In the previous section, we have identified a minority of stars – about one percent in the main and two percent in the additional samples of dwarf stars – with unexpectedly high values of [α/Fe] for their metallicity. We have shown that some of those stars – about 25% for the main and 40% for the additional sample – are also young, younger than 3 Gyr (y-exαFe stars). The existence of a population of “young” red giant stars with “high [α/Fe]” has already been reported with APOGEE data (e.g., Chiappini et al. 2015; Martig et al. 2015; Anders et al. 2017; Silva Aguirre et al. 2018) and LAMOST (Zhang et al. 2021), albeit with very different limits regarding [α/Fe] and age than adopted here (Sect. 3). It has been argued that the properties of those stars should be interpreted by considering that they are, in fact, old stars with high [α/Fe] which have merged recently: this would explain their higher than average mass reported by previous studies, and make them appear younger (e.g., Zhang et al. 2021; Miglio et al. 2021).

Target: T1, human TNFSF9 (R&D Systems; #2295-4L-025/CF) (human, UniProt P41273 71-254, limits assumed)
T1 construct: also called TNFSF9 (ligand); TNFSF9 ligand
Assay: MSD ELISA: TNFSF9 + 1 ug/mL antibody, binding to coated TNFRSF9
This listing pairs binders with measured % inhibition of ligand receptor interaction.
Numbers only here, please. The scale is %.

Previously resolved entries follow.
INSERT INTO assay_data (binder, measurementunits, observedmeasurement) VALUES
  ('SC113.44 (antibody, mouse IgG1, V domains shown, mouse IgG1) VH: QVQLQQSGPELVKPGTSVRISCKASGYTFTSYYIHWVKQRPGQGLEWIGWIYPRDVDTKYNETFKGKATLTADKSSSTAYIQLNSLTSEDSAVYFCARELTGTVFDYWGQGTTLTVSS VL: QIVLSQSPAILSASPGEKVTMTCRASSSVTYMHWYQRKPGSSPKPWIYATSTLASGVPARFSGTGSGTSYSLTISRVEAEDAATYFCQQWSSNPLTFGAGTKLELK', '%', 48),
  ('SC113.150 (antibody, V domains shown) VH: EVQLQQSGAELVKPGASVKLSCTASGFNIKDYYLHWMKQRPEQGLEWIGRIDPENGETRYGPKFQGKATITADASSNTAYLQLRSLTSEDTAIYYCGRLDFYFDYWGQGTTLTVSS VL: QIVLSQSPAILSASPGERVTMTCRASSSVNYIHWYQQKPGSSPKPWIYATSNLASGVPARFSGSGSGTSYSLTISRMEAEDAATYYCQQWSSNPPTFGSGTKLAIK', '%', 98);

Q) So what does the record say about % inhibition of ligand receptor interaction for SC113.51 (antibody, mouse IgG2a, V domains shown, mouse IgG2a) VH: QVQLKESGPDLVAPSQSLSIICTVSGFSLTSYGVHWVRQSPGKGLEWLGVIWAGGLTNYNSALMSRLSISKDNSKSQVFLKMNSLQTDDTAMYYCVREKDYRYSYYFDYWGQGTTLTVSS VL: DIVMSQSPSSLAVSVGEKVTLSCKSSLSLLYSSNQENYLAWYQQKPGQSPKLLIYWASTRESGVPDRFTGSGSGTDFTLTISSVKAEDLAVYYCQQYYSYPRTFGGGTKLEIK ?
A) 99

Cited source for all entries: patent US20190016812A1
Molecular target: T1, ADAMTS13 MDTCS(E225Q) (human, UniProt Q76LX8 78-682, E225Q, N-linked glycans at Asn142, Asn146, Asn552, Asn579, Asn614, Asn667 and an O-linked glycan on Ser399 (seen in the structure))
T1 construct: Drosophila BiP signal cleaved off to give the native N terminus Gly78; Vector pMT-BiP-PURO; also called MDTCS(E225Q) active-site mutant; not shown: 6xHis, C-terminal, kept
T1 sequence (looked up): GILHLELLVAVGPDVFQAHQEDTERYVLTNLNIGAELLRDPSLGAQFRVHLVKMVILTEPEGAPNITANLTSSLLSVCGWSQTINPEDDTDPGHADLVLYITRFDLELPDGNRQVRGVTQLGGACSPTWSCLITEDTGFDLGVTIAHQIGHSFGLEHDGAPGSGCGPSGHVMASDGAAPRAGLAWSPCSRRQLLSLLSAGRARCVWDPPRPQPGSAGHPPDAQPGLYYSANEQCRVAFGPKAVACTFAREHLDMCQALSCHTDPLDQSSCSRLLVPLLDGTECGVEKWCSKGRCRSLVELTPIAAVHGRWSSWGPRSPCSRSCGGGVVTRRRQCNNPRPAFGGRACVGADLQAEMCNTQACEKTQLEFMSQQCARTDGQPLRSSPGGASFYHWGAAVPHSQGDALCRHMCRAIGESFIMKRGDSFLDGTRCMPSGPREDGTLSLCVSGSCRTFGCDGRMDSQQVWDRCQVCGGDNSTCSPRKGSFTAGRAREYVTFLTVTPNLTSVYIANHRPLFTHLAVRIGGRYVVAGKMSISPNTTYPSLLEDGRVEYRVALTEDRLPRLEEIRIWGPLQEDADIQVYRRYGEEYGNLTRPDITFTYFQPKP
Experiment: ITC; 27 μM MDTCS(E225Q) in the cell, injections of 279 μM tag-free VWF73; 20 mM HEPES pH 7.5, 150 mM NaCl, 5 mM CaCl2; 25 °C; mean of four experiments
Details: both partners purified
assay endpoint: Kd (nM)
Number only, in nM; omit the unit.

In the following, we further explore the various properties of the y-exαFe dwarf population, namely, mass, Li abundance and kinematics, and we show that the interpretation in terms of mergers cannot hold. We also discuss the case of y-exαFe giants in Sect. 3.

2.3.1. Ages, metallicities, and masses